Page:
Wednesday, March 3, 2010

Chicken and Sausage Rice Pot

I enjoy watching the Asian Food Channel, including the shows that go to hawker stalls and out-of-the-way food stalls. Even if I don't understand the language and get by with the english subtitles-it's as if there were times I could almost imagine how the dish tastes like!

There was one such time when I saw a feature (in Malaysia I'm guessing) where the stall is known for its chicken and sausage rice. What caught my attention were the clay pots that were being cooked over wood fire. I see it in Japanese 99 peso stores and have wondered if one can actually cook with it and how. I like the partly glazed and partly rough parts which reminds me of pottery and white "palayok".
Now, I actually had the good excuse to buy and try! I got 2 pieces from the Daisu store one Sunday. I thought to myself, if I were successful I would have multiple servings OR if I were to break one pot, I would still have one left!
The process seemed easy enough and the ingredients are something I often have in my refrigerator. In fact, I have a similar dish months ago. Since it was a feature story, there were no recipes nor measurements which made the experimentation more fun. When I got home, I placed about a cup of water and let it boil. I figured I should "warm it up" so it won't crack when I began to cook. (But that's just me).

Next, I didn't want to slave over hot coals and decided to try on my trusty stove in the meantime. The only effort in this dish was the simple prepping and slicing. No sauteing, no braising. Just the melting of flavors in a pot as the rice gets cooked! How easy is THAT!?!
  • 1 cup of rice, uncooked. Washed and made to sit in water for about 5 minutes before draining
  • 1 T grated ginger, 1-2 cloves grated garlic, pinch of salt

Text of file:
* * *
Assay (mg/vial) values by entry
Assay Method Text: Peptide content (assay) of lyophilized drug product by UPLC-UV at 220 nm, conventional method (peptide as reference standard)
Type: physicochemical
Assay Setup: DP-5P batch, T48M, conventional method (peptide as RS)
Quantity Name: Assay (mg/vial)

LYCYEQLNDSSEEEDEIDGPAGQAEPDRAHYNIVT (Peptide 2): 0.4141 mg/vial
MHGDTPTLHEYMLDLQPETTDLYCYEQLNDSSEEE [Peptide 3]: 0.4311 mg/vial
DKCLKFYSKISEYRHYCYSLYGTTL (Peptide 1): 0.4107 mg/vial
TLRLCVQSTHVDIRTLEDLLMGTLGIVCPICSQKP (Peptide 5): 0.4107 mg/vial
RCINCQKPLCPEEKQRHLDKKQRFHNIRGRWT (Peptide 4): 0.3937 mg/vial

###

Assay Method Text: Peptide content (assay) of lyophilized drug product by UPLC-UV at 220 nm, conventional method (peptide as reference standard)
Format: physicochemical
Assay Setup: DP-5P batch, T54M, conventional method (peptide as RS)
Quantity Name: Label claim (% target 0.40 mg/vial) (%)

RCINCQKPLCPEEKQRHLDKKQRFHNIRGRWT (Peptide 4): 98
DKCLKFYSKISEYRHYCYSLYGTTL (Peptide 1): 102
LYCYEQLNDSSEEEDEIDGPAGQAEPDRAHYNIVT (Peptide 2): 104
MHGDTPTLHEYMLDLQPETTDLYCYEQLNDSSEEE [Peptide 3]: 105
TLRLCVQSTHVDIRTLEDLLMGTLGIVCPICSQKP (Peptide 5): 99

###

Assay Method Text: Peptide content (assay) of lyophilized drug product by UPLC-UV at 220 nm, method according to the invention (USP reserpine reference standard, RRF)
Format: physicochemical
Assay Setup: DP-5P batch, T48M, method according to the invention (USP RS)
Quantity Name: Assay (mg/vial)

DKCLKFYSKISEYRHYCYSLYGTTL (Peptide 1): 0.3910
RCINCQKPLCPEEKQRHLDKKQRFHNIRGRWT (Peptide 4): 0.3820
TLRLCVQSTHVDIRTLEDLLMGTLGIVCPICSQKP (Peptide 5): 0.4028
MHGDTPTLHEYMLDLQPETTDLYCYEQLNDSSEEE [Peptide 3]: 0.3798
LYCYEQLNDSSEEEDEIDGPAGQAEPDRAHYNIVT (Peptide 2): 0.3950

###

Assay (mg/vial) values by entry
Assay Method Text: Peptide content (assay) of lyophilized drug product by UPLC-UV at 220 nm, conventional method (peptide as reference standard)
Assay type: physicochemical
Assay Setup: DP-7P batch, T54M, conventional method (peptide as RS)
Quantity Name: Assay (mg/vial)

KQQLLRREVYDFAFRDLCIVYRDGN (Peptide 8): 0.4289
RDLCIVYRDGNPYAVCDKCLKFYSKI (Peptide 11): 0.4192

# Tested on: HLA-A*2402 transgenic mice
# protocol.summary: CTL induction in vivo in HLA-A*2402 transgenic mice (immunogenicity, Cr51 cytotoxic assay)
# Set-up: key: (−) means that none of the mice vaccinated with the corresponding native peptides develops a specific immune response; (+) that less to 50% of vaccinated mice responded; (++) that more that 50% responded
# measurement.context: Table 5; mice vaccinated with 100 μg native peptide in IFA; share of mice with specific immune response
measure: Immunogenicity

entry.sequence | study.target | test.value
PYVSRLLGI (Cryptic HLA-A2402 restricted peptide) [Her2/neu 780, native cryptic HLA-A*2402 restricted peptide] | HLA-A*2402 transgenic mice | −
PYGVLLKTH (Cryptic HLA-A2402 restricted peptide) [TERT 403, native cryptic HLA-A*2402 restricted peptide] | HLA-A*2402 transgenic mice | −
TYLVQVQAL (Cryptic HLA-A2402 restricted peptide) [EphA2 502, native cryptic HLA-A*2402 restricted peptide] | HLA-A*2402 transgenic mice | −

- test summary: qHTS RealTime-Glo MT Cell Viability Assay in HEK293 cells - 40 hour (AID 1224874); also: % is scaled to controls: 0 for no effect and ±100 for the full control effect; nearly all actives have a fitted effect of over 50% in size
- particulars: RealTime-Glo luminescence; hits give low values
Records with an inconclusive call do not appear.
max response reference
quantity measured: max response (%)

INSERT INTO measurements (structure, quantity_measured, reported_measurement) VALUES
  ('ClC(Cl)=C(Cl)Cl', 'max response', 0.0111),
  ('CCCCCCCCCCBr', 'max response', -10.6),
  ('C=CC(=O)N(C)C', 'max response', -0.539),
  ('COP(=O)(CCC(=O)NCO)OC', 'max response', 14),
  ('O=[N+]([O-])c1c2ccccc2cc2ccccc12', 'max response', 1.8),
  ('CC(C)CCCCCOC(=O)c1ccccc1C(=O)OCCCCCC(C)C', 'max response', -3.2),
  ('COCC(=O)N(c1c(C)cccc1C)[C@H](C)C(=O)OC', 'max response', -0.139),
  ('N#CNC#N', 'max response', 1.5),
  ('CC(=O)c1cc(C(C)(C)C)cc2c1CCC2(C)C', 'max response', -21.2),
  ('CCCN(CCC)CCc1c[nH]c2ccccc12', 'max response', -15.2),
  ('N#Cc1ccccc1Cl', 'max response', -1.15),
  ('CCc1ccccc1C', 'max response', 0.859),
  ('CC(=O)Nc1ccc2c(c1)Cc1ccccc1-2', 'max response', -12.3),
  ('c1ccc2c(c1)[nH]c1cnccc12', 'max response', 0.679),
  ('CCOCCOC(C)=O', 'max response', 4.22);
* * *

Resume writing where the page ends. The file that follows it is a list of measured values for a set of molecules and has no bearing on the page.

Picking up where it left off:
• 3 T vegetable oil
  • 1 1/4 c water
  • Chicken fillet, remove skin. About 200-250 gms, salt and pepper to taste (I removed meat from a leg, thigh and breast)
  • 2 chinese sausages, also called chorizong macau

Put the rice in the pot and add water. In a small sauce pan, I warmed the vegetable oil and added the grated ginger and garlic. I gently cooked these so as not to burn them less they become bitter. I added this ginger-garlic-oil mixture to the rice and stirred. Don't forget the pinch of salt to taste.

Cook it as you would regular rice: put on high heat and when it begins to boil, turn down the heat. (When cooking rice we would usually use 1 cup water to 1 cup rice. But I learned that you have to add a little more as I guess water evaporates easily because the clay is porous.)
After a few minutes when there is less water and the rice grains begin to swell, simply put the chicken pieces and the sausage slices on top. Put back the cover and simply wait till the rice is fully cooked. Finally: serve hot, hot,hot!
In the TV show at AFC, the diners poured a thin swirl of sweet soy sauce on top and mixed it up before partaking. I prefer it, as is. The chicken juices and sausage fatty flavor seep into the rice at the bottom. Every spoonful is packed with flavor.
My kids enjoy this dish, and counts it as among their roster of comfort food.
I plan to buy 2 more claypots. So when we have the chance, I'll serve this to friends, with a side dish of blanched veggies like bokchoy or petchay. Add to that fried spring rolls for crunch and contrast, and maybe... stuffed tofu.
What if you don't have this pot? No worries! I think it works just as well with your rice cooker.
Now, how simple is THAT!?!


  1. wow! kissthecook! but don't let papa see you kissing her! mwah marie!

    sounds easy and delish! of course, i'll try it without the dead chicken. substitute with something more friendly to vegans. the claypot is intriguing! white palayok it may well be!

  2. mother, parang ang saraaaaap!!!!!

  3. Hey there! I loooove vegetables. For vegans, I figured would be mix mushrooms-- enoki, white button and shitake.
    Throw in bokchoy or chinese broccoli.
    Hmmmmm, that would be good dinner tonight :-)

  4. love it mam, bigla ko namiss mga food na dinadala mo sa office - edwin